A 19th-century Member of Parliament predicted that, given the rate of growth of traffic, London would be six feet deep in horse manure by 1910.
The details vary with almost every telling: the doom-merchant is a politician, scientist, city planner, or journalist; the doomed town is London, or various cities in the USA, or a particular famous street such as the Strand; the predicted date of the catastrophe ranges from the turn of the century to 1950; and the depth of the dung goes from knee-level upwards. The underlying message, though, is consistent: forecasting through extrapolation is risky, because it can't take account of technological revolutions. By implication, all predictions of disaster should be treated as mere alarmism; American conservatives, sceptical about the dangers of global warming and pollution, are especially fond of the dung parable. One detail is invariably missing from this story: the name of the failed seer. If the prophecy had ever really been made, someone would surely have uncovered its author by now.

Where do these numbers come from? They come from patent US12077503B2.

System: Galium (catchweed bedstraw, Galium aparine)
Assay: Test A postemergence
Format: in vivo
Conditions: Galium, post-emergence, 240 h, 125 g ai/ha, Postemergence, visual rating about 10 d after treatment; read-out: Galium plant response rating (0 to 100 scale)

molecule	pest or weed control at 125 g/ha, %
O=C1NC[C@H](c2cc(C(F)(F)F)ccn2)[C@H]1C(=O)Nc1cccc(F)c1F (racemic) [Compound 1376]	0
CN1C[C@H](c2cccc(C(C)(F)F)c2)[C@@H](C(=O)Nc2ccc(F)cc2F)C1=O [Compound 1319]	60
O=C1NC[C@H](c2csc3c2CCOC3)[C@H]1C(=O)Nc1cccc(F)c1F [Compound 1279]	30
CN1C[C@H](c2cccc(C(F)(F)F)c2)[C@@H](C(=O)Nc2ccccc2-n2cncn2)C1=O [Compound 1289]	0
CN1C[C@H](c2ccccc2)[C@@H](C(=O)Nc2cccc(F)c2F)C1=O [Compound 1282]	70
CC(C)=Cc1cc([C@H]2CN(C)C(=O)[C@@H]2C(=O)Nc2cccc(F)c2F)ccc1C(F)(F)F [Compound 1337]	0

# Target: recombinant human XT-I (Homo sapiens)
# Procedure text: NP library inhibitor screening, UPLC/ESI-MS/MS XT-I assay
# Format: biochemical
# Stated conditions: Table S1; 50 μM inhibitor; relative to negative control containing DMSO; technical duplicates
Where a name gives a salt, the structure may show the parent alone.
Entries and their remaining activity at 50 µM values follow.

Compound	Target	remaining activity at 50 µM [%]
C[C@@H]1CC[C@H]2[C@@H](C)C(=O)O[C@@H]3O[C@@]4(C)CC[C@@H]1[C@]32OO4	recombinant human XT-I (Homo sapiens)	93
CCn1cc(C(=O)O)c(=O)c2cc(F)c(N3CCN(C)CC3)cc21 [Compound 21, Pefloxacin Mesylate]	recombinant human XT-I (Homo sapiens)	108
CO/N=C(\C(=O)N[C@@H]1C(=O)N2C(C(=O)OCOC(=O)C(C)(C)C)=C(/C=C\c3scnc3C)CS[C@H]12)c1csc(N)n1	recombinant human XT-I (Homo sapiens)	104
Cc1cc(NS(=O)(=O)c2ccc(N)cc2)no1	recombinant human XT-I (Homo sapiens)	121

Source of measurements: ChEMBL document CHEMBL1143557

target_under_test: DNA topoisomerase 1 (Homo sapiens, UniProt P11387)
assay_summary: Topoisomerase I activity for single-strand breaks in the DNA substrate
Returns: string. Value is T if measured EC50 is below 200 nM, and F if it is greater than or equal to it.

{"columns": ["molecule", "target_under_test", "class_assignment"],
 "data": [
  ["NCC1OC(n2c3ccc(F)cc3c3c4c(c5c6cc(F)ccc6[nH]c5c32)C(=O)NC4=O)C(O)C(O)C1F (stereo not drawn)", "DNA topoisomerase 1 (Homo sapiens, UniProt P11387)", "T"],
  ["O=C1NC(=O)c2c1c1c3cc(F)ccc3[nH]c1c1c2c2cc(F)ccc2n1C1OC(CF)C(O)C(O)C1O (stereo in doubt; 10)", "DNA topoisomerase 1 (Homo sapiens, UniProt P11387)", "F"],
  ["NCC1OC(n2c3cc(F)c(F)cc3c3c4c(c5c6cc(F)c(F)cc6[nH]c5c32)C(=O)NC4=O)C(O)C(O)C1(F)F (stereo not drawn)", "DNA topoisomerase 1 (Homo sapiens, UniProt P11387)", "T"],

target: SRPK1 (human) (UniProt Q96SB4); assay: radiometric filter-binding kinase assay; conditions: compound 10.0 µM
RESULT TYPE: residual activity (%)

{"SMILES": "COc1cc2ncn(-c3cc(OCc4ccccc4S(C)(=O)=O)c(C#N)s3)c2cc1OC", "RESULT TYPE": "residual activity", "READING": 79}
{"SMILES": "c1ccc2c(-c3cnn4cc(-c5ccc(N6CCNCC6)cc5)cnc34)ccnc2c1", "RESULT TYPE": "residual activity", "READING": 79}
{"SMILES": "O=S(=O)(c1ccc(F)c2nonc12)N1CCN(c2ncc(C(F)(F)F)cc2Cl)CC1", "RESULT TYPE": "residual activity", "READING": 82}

The "Quote & Unquote" Newsletter, July 2005; www.guardian.co.uk/worldsummit2002/story/0,12264, 784991,00.html and numerous other websites.